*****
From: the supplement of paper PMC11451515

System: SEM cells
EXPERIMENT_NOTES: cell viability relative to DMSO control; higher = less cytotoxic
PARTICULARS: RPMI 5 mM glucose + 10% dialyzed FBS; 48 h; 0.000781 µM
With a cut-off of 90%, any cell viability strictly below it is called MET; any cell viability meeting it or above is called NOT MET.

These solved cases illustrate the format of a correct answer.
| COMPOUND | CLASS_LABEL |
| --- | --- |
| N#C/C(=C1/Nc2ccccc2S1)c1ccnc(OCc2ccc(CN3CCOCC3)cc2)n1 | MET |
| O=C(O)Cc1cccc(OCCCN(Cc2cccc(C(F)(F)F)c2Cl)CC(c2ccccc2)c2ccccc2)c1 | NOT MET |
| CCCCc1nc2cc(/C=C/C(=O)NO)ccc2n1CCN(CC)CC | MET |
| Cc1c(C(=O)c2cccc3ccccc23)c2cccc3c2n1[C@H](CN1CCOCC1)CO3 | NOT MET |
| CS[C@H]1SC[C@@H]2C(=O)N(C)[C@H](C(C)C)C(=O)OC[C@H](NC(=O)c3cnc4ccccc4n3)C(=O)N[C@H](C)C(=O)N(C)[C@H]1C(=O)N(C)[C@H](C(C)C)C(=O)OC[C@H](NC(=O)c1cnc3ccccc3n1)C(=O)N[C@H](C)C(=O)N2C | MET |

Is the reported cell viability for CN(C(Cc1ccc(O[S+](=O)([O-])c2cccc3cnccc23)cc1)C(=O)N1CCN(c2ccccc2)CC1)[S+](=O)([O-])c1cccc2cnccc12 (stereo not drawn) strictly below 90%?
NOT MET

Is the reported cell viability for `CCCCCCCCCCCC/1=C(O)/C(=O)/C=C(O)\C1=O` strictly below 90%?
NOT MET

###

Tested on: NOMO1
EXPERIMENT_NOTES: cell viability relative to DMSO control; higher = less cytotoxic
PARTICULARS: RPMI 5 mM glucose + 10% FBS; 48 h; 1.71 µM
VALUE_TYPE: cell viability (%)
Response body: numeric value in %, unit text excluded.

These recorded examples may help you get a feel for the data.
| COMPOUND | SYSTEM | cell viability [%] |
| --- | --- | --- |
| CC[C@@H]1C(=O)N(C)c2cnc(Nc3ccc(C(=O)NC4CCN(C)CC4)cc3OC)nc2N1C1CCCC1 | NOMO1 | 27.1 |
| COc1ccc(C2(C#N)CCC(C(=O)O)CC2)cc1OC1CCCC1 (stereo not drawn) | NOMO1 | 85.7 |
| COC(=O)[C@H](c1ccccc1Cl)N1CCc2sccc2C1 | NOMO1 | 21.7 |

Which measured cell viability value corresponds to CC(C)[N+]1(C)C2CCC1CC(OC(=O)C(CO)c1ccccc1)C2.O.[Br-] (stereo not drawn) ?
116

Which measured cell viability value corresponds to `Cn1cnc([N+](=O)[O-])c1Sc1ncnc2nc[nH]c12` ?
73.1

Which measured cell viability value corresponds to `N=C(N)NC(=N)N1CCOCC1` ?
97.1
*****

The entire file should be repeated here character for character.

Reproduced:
From: the supplement of paper PMC11451515

System: SEM cells
EXPERIMENT_NOTES: cell viability relative to DMSO control; higher = less cytotoxic
PARTICULARS: RPMI 5 mM glucose + 10% dialyzed FBS; 48 h; 0.000781 µM
With a cut-off of 90%, any cell viability strictly below it is called MET; any cell viability meeting it or above is called NOT MET.

These solved cases illustrate the format of a correct answer.
| COMPOUND | CLASS_LABEL |
| --- | --- |
| N#C/C(=C1/Nc2ccccc2S1)c1ccnc(OCc2ccc(CN3CCOCC3)cc2)n1 | MET |
| O=C(O)Cc1cccc(OCCCN(Cc2cccc(C(F)(F)F)c2Cl)CC(c2ccccc2)c2ccccc2)c1 | NOT MET |
| CCCCc1nc2cc(/C=C/C(=O)NO)ccc2n1CCN(CC)CC | MET |
| Cc1c(C(=O)c2cccc3ccccc23)c2cccc3c2n1[C@H](CN1CCOCC1)CO3 | NOT MET |
| CS[C@H]1SC[C@@H]2C(=O)N(C)[C@H](C(C)C)C(=O)OC[C@H](NC(=O)c3cnc4ccccc4n3)C(=O)N[C@H](C)C(=O)N(C)[C@H]1C(=O)N(C)[C@H](C(C)C)C(=O)OC[C@H](NC(=O)c1cnc3ccccc3n1)C(=O)N[C@H](C)C(=O)N2C | MET |

Is the reported cell viability for CN(C(Cc1ccc(O[S+](=O)([O-])c2cccc3cnccc23)cc1)C(=O)N1CCN(c2ccccc2)CC1)[S+](=O)([O-])c1cccc2cnccc12 (stereo not drawn) strictly below 90%?
NOT MET

Is the reported cell viability for `CCCCCCCCCCCC/1=C(O)/C(=O)/C=C(O)\C1=O` strictly below 90%?
NOT MET

###

Tested on: NOMO1
EXPERIMENT_NOTES: cell viability relative to DMSO control; higher = less cytotoxic
PARTICULARS: RPMI 5 mM glucose + 10% FBS; 48 h; 1.71 µM
VALUE_TYPE: cell viability (%)
Response body: numeric value in %, unit text excluded.

These recorded examples may help you get a feel for the data.
| COMPOUND | SYSTEM | cell viability [%] |
| --- | --- | --- |
| CC[C@@H]1C(=O)N(C)c2cnc(Nc3ccc(C(=O)NC4CCN(C)CC4)cc3OC)nc2N1C1CCCC1 | NOMO1 | 27.1 |
| COc1ccc(C2(C#N)CCC(C(=O)O)CC2)cc1OC1CCCC1 (stereo not drawn) | NOMO1 | 85.7 |
| COC(=O)[C@H](c1ccccc1Cl)N1CCc2sccc2C1 | NOMO1 | 21.7 |

Which measured cell viability value corresponds to CC(C)[N+]1(C)C2CCC1CC(OC(=O)C(CO)c1ccccc1)C2.O.[Br-] (stereo not drawn) ?
116

Which measured cell viability value corresponds to `Cn1cnc([N+](=O)[O-])c1Sc1ncnc2nc[nH]c12` ?
73.1

Which measured cell viability value corresponds to `N=C(N)NC(=N)N1CCOCC1` ?
97.1